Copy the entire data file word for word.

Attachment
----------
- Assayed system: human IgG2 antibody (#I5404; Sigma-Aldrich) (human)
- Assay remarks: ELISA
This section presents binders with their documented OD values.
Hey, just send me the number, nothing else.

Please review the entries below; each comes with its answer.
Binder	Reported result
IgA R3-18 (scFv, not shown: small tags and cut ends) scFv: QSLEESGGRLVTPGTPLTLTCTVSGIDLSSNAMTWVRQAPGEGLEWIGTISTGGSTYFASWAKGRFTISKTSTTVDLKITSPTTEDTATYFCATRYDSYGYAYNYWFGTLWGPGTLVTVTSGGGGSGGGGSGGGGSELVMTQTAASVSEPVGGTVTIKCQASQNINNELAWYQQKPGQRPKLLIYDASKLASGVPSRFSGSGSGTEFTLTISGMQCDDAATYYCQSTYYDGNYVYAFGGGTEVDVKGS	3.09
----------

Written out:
- Assayed system: human IgG2 antibody (#I5404; Sigma-Aldrich) (human)
- Assay remarks: ELISA
This section presents binders with their documented OD values.
Hey, just send me the number, nothing else.

Please review the entries below; each comes with its answer.
Binder	Reported result
IgA R3-18 (scFv, not shown: small tags and cut ends) scFv: QSLEESGGRLVTPGTPLTLTCTVSGIDLSSNAMTWVRQAPGEGLEWIGTISTGGSTYFASWAKGRFTISKTSTTVDLKITSPTTEDTATYFCATRYDSYGYAYNYWFGTLWGPGTLVTVTSGGGGSGGGGSGGGGSELVMTQTAASVSEPVGGTVTIKCQASQNINNELAWYQQKPGQRPKLLIYDASKLASGVPSRFSGSGSGTEFTLTISGMQCDDAATYYCQSTYYDGNYVYAFGGGTEVDVKGS	3.09